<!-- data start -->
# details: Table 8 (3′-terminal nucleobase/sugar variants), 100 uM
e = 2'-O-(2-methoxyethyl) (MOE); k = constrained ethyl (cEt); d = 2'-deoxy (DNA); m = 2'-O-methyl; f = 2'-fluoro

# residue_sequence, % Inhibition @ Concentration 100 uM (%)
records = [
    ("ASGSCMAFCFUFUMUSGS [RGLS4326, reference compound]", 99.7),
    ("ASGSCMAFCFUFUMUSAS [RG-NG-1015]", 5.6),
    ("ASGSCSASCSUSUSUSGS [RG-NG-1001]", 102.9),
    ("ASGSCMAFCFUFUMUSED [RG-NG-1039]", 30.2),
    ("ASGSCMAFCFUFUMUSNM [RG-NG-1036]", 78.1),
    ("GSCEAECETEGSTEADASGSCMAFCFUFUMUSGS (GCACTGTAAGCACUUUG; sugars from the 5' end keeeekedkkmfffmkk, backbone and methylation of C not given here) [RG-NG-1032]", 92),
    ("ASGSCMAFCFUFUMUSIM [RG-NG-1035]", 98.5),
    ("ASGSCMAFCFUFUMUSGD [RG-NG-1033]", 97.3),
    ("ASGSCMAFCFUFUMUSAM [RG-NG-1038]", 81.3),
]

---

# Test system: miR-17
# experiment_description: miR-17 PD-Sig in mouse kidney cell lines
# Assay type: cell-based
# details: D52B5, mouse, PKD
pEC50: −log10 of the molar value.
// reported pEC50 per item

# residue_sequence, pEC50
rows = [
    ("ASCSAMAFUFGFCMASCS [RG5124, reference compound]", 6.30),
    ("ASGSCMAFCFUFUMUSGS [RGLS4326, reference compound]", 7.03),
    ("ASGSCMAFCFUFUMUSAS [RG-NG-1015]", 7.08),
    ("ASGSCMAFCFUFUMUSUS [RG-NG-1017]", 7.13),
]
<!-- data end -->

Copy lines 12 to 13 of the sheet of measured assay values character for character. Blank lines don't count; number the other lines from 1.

    ("ASGSCMAFCFUFUMUSGD [RG-NG-1033]", 97.3),
    ("ASGSCMAFCFUFUMUSAM [RG-NG-1038]", 81.3),